A 2016 survey conducted by UNICEF and the Philippine government found that eight out of 10 children suffer some form of physical or psychological abuse. More than 60 percent of the cases of physical violence happen at home, with slightly more victims among boys than girls. Also during this time, UNICEF and the Philippine Council for the Welfare of Children found in their first nationwide survey of children and youth aged 13-24 that one in five respondents had been sexually violated. Less than one percent of victims of child abuse report these cases to authorities.
The Philippine Plan of Action to End Violence against Children
Since these findings, the Philippines have acted to combat violence against children and have made great strides. The Philippine Plan of Action to End Violence against Children (PPAEVAC) of the Republic of the Philippines (2017-2022), formulated by the government’s Council for the Welfare of Children and UNICEF, seeks to “break the cycle” of violence by guaranteeing access to services, building the capacity of children to protect themselves, improving legislation, and serving as a guide for policymakers and donors.
The PPAEVAC responds to Filipino children’s need for protection, care and development. The act is a multi-sectoral road map designed for the progressive reduction of violence against children and a part of the government’s general commitment to building an enabling environment that respects, protects and fulfills the rights of all children.
Furthermore, the effort also reflects the government’s recognition of children’s rights to survival, development, protection and participation, and their right to attain their full potential, as enshrined in the United Nations Convention on the Rights of the Child. It serves as an effective blueprint addressing the proliferation of various types of violence against children, including sexual abuse and exploitation.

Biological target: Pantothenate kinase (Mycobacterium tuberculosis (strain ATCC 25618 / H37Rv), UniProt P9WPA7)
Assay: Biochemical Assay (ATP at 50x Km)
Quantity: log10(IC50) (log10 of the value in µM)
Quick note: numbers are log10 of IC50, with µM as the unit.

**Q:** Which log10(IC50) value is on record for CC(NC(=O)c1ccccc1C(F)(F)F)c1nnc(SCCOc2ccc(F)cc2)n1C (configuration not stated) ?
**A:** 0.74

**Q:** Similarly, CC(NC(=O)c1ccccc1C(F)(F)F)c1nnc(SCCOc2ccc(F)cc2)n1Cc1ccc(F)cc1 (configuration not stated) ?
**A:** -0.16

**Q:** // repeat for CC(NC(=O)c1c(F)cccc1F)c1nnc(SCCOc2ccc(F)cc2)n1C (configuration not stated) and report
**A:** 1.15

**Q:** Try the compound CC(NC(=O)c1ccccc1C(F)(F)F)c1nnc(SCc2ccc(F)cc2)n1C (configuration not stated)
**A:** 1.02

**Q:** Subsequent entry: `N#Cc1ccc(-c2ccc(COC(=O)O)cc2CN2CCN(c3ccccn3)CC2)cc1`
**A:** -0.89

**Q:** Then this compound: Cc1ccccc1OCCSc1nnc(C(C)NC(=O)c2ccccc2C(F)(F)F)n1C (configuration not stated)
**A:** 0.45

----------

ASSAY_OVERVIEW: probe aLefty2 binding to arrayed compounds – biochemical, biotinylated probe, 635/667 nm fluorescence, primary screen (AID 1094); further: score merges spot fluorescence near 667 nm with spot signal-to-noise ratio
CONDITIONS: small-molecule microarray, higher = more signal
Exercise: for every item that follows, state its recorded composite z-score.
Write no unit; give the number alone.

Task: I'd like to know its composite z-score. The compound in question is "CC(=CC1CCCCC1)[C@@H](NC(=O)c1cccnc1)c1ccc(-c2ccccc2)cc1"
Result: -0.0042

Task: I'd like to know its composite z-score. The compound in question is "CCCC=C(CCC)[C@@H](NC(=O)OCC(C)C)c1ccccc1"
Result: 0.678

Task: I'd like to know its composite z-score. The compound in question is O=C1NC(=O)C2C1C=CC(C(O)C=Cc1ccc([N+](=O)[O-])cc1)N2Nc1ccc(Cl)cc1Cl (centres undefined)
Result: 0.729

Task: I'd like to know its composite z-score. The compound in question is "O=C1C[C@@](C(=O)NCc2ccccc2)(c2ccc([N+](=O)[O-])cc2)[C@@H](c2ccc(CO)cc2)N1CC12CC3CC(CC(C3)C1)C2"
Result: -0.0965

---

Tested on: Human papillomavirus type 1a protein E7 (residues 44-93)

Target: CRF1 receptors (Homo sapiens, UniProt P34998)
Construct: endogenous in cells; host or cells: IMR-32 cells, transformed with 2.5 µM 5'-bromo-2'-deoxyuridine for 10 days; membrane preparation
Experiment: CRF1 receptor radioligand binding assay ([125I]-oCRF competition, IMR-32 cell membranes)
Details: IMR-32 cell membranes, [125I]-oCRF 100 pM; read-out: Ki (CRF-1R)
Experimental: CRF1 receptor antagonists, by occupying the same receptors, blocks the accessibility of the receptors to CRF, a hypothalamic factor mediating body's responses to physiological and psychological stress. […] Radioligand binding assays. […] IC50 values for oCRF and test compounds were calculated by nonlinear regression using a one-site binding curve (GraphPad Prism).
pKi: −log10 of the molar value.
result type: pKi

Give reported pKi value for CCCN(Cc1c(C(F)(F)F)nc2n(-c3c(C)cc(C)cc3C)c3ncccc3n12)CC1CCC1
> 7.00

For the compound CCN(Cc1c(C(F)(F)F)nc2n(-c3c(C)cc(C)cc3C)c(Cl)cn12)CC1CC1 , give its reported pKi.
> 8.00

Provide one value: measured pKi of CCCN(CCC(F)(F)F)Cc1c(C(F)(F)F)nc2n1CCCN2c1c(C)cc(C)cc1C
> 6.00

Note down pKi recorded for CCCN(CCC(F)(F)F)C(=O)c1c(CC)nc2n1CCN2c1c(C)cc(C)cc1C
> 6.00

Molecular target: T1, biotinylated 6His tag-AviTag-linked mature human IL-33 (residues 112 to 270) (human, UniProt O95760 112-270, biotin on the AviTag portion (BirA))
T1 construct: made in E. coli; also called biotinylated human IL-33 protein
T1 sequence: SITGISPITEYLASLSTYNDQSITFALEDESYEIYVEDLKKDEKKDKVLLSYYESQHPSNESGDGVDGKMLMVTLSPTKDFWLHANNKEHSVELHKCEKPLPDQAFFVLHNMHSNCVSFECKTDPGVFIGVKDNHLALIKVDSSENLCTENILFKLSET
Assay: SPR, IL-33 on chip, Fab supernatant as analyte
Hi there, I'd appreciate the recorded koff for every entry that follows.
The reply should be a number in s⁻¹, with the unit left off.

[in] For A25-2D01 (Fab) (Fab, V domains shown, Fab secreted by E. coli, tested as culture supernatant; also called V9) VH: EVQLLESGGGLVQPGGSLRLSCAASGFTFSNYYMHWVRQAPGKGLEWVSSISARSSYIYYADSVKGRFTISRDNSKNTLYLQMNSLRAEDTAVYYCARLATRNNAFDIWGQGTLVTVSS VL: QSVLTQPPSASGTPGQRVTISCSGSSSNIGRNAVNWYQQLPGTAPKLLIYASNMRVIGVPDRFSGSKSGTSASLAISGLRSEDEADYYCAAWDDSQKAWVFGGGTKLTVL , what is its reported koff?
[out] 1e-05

Eight Key Strategies
As the Philippines acts to combat violence against children, eight key strategies in the PPAEVAC aim to address areas necessary to break the cycle of violence and achieve the vision of its complete termination. These strategies include:
- Promotion of evidence-based parenting program and life skills and personal safety lessons
- Capability building
- Comprehensive Communication for Behavior Change (C4BC) strategy
- Children and adolescent participation/mobilization
- Direct service delivery
- Monitoring, evaluation and research
- Policy advocacy
- Institution building
It’s already difficult to track abuses by relatives and acquaintances against children, but one of the biggest challenges ahead for the plan is the Duterte government itself. Its murderous “war on drugs” has brought untold misery to the families of mostly poor urban dwellers.
According to government data, the campaign against alleged drug dealers and users started in 2016, and has since contributed to the deaths of more than 12,000 people. Children have been among those killed by police and police-backed vigilantes. Many have been targeted, while others are what some government officials call “collateral damage,” or bystanders in police shootings.
Violence by state officials should not be a part of the large numbers on child violence. As the Philippines acts to combat violence against children, the PPAEVAC provides significant hope that violence against Filipino children has an end.
– Ashley Quigley